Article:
Travel Guide Botswana: Okavango Delta

The Okavango Delta is one of the most fascinating regions in Africa. Due to its incredible biodiversity it is the perfect place for all nature lovers and adventure seekers. Learn more about the green paradise.

Travel Guide

With an extension of 15,846 km² the Okavango Delta is one of the largest inland deltas worldwide. Formed by tectonic faulting, this amazing water-wonderland in the heart of Africa stores up to 95% of Botswana’s total fresh water. The delta can be divided in the areas Okavango Panhandle, eastern delta, inner delta as well as the area Moremi Game Reserve. As an inland delta it is not located near the coast to enter the ocean like other deltas, but unfolds within the landlocked country to slowly seep away into the Kalahari Desert. The Okavango Delta is home to countless, partly also very rare animal and plant species. Since 2014 it is part of the UNESCO world heritage.

Not only the sheer size of this delta is very special but also the fact that the water level is highest in the time the dry season in the surrounding reaches its peak. In consequence a large number of animals migrate to this place during the draught. Until now 71 species of fish, 33 species of amphibian, 64 species of reptiles, 444 species of birds and 122 species of mammals were recognized.

The Okavango Delta truly is a paradise for species that live in the water like hippos (Hippopotamus amphibius) or the Nile crocodile (Crocodilus niloticus), but also species that are usually living in swamps like the sitatunga, the lechwe or the waterbuck are common visitors to this delta region.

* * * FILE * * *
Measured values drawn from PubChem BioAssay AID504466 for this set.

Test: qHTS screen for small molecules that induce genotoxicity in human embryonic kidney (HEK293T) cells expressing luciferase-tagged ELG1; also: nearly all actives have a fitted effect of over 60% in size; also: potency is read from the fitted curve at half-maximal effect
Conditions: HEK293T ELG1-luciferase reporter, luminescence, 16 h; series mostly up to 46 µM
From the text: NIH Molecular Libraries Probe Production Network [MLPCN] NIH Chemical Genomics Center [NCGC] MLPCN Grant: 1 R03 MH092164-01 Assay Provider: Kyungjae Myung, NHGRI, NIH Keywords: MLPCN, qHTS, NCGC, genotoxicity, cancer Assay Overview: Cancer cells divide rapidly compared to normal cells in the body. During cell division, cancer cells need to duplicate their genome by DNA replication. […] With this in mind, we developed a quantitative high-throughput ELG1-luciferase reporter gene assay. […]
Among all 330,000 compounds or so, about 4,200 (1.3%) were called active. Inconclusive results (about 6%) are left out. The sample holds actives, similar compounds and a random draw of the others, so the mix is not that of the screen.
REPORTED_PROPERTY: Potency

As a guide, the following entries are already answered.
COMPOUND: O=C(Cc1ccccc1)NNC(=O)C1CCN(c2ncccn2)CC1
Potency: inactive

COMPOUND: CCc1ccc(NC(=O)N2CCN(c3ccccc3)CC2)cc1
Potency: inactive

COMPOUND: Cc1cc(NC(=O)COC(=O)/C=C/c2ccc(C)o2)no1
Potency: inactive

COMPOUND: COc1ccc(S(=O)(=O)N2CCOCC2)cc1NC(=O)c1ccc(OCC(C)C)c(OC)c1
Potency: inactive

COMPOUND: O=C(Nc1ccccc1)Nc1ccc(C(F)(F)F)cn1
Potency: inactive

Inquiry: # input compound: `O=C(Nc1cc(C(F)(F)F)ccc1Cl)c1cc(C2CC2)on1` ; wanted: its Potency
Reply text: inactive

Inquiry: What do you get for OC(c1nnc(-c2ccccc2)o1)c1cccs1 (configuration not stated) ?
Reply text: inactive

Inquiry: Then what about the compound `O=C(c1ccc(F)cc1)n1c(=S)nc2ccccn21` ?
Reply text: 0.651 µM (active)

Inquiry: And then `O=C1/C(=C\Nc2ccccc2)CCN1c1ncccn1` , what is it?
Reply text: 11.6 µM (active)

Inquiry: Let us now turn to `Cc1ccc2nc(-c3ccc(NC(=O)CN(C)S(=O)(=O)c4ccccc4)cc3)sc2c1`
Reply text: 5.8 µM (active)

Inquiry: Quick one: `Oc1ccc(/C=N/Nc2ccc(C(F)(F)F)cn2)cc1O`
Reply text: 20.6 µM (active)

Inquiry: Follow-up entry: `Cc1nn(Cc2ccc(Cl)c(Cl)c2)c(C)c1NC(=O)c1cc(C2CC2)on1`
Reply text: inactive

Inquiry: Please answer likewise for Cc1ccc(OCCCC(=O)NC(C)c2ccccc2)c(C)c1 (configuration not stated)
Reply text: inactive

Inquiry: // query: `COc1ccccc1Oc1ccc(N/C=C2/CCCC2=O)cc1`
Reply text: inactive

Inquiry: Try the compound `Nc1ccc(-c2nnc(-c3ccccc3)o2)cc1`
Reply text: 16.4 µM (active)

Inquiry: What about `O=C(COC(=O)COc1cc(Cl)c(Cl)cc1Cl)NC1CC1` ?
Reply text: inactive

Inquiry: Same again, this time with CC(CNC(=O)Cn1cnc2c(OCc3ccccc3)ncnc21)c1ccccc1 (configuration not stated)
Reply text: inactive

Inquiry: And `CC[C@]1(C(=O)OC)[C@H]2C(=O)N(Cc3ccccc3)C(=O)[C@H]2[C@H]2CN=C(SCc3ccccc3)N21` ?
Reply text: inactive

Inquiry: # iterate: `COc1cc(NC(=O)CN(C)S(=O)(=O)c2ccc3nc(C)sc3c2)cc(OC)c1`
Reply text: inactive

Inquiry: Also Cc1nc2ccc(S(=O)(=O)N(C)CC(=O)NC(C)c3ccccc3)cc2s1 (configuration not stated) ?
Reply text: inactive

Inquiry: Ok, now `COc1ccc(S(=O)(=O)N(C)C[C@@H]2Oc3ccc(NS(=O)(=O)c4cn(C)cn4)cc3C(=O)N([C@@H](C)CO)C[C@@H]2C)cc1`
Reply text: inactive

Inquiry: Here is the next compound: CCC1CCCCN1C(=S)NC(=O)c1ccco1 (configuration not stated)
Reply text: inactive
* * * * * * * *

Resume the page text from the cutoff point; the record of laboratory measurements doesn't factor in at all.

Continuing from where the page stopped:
Many species, among others also elephants (Loxodonta africana), buffaloes (Syncerus caffer) and wildebeest (Connochaetes taurinus) that need a steady water source are leaving the hinterland during the dry season and come to the delta. Due to the high occurrence of prey, numerous predators like the African wild dog (Lycaon pictus), hyenas (like the Crocuta crocuta), lions (Panthera leo) and leopards (Panthera pardus) gather around the delta. Moreover, the avifauna (birds) is quite diverse with some species of migrating birds that are also seasonally at home in Europe.

Another special thing about this delta is, amongst others, the water quality as it is drinkable in many places. The Okavango River transports more than 500,000 t of dissolved salts every year and more than 95% of its water evaporates which might make the good water quality appear unusual. This phenomenon can be explained by two ecological processes. For once the transpiration rate of the plants is very high in the delta region which in turn leads to an accumulation of salts on the islands in the delta that are rich in vegetation. Moreover, regular flooding and the restructuring of sedimentary layers lead to the transport of salts in deeper soil layers.

Whether you are a hobby-botanist or a wildlife-adventurer who wants to explore the bush on a safari or a ranger training, the multi-faceted Okavango Delta is a magical place that has a lot to offer for you.

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